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Double Digit

Choose two digits and arrange them to make two double-digit numbers. Now add your double-digit numbers. Now add your single digit numbers. Divide your double-digit answer by your single-digit answer. Try lots of examples. What happens? Can you explain it?


Choose any 3 digits and make a 6 digit number by repeating the 3 digits in the same order (e.g. 594594). Explain why whatever digits you choose the number will always be divisible by 7, 11 and 13.

Big Powers

Three people chose this as a favourite problem. It is the sort of problem that needs thinking time - but once the connection is made it gives access to many similar ideas.

Forwards Add Backwards

Age 11 to 14
Challenge Level

Lots of people submitted solutions to this problem - well done, everyone!

Matthew from West Island School in Hong Kong found the other two sets of numbers adding to $726$:

726 can be made by adding 165, 264 and 363 with their reversals.

Hank and Vacha from Elm Park School in New Zealand gave these answers too, along with a great explanation for how they worked them out:

We knew that the units had to add up to $6$ because we couldn't use decimals. The only ways to make $6$ were $3+3$,  $5+1$ and $2+4$ ($2+4$ leads to the sum given in the question).

So the first answer has to be something like this: $3?3 + 3?3 = 726$.
The only ways to make $2$ in the tens column are $1 +1$ and  $6+6$. It can't be $1+1$ because then the total will be $626$, so the number in the tens place must be $6$. Then you
repeat this step with $1$ and $5$ in the units column to find $561+165=726$.

The same method also works for finding the three ways to do this for $707$ and $766$. Ashlyn from St. Stephen's School Carramar gave this explanation for $707$:

$3$ ways of forming $707$ by adding a number to its reversal:


The $1^{st}$ digit and $3^{rd}$ digit of the number must total $7$ (the $3^{rd}$ digit of

$0$ cannot be used as a $1^{st}$ or $3^{rd}$ digit as you need both the number and its reversal to have three digits.

The $2^{nd}$ digit in any three digit number and its reversal must be the same.

We can find which numbers add to give $7$:


We know we can't use $0+7$, so the other three combinations must be the $1^{st}$
and $3^{rd}$ digits.

Now we use a system of trial and error to find the $2^{nd}$ digit. We find that $0$ is the only one that fits.

Therefore the $3$ combinations must be:


Catherine and Charlotte from Culford School found the three numbers which made $766$ when added to their reversal:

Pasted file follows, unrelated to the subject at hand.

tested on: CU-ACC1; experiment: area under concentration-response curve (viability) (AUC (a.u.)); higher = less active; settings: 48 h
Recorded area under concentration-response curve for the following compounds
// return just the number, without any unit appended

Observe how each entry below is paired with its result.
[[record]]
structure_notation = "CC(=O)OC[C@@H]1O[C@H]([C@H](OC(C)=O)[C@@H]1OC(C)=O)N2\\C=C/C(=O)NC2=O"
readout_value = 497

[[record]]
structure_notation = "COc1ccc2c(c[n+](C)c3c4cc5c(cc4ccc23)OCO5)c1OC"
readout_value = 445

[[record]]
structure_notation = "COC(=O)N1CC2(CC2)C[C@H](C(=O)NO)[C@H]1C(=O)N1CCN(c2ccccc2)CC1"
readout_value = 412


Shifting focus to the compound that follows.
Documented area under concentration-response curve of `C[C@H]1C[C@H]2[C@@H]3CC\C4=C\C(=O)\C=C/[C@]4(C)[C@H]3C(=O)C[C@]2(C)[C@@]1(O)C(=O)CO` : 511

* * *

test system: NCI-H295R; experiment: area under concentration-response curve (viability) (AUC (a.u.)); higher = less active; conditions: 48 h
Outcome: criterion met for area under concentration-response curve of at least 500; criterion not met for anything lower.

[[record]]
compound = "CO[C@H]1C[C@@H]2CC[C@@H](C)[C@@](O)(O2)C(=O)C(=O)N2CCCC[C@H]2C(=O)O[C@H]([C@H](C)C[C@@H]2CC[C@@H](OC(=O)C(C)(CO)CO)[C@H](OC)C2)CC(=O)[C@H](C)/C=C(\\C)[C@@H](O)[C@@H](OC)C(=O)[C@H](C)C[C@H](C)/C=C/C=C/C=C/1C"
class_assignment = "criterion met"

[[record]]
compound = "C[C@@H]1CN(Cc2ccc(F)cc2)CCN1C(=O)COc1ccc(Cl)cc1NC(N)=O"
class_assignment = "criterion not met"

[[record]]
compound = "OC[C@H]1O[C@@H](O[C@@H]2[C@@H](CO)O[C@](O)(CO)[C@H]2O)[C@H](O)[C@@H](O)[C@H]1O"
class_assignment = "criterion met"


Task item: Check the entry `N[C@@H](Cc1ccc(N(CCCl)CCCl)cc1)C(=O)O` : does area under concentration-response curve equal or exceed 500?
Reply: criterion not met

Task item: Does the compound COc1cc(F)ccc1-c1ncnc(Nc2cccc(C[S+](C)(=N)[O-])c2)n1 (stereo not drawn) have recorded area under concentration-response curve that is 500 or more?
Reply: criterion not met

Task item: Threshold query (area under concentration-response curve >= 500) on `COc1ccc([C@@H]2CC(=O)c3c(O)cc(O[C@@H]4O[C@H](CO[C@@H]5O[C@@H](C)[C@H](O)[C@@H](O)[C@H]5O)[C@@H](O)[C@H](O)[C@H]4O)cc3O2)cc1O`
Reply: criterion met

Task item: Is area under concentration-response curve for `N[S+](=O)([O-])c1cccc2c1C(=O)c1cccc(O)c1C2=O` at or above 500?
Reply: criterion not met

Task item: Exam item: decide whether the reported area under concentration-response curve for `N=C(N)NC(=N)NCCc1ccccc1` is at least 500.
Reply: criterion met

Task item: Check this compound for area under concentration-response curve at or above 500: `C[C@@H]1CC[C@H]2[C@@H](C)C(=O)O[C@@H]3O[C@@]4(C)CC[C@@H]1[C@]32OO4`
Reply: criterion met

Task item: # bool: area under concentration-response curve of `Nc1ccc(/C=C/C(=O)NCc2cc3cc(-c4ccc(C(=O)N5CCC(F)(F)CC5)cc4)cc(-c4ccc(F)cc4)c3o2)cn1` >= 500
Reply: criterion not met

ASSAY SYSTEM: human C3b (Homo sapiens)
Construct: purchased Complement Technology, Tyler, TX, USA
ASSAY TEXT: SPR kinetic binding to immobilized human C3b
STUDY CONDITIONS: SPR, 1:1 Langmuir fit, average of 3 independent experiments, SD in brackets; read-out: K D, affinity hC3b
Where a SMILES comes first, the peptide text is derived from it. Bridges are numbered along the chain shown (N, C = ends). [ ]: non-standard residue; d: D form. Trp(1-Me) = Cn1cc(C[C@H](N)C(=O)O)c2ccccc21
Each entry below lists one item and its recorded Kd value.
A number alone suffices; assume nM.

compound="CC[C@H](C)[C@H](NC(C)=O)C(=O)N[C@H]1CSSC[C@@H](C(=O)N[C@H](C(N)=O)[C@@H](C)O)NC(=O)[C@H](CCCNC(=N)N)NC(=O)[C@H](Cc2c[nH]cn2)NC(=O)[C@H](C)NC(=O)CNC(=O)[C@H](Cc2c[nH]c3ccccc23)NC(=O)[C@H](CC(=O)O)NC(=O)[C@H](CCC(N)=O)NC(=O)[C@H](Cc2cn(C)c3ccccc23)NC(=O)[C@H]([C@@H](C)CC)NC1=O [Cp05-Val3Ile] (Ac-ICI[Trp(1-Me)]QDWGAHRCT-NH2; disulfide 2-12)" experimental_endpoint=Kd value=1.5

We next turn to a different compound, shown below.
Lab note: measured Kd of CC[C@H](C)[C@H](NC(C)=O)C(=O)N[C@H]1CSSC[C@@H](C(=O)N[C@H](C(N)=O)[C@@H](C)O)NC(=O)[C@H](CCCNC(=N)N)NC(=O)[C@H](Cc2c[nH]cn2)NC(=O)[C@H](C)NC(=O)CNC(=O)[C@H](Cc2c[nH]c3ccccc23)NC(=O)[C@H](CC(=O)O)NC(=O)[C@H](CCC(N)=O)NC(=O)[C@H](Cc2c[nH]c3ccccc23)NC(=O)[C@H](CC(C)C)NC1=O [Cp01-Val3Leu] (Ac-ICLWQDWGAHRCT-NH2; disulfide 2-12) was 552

Beth and Emily from Culford school successfully found the $10$ numbers between $700$ and $800$ which can be written as the sum of a number and its reversal, and spotted some patterns:

$706$, $707$, $726$, $727$, $747$, $746$, $767$, $766$, $787$, $786$.
They all have even numbers in the middle. They all end in either $6$ or $7$.

Michael Presland from Sevenoaks School added this explanation for the pattern:

For the numbers ending in $7$ the numbers on the outside (of the numbers
you are adding together) must be $3$ and $4$, $6$ and $1$, or $5$ and $2$.
The number in the middle must be less than $5$ so there is no carry over.

For the numbers ending in $6$, we found that the number in the middle of
the two numbers you are adding together must be $5$ or more, so as to make the digit in the hundreds column be $7$ (by carrying one over) while the digit in the units column is six.

Some people tried using an algebraic method to explain the pattern.

Let's say that our three-digit number is written $ABC$. We can express this algebraically as $100A+10B+C$.
Then the reversal of our number is $CBA$, which we can express as $100C+10B+A$. Adding these together gives $101(A+C) + 20B$.

If $A+C$ were greater than $9$, our total would be bigger than $1000$: as we are looking for numbers between $700$ and $800$, $A+C$ must be a single digit.

Let's think about the sum:

   $A$ $B$ $C$
+ $C$ $B$ $A$

The units value in this total is $A+C$, with no carry over.

In the tens column, we calculate $B+B$. If $B$ is less than $5$, the tens value is $2B$ with no carry over. If $B$ is between $5$ and $9$, the tens value is the last digit of $2B$ with a carry over of $1$.

The hundreds value in this total is either $A+C$ (if there is no carry over from the tens column), or $A+C+1$ (if there is a carry over from the tens column).

We want the hundreds value in this total to always be $7$, as we are looking for numbers between $700$ and $800$. So either $A+C=6$ or $A+C=7$. This means the units value in the total is always $6$ or $7$. 

Whatever $B$ is, the last digit of $2B$ will always be even. So the second digit in our total will always be $0$, $2$, $4$, $6$, or $8$.

Lots of people correctly spotted that there are $10$ numbers between $300$ and $400$ which can be written as the sum of a three-digit number and its reversal, and $10$ numbers between $800$ and $900$ with this property. Will, Lew, and Nick from All Saints Junior School found the numbers:

Between $300$ and $400$ :  $363$,$383$,$323$,$343$,$303$,$322$,$302$,$342$,$362$,$382$
Between $800$ and $900$ :  $808$,$828$,$848$,$868$,$888$,$807$,$827$,$847$,$867$,$887$.

Well done to everybody who submitted a solution to this problem!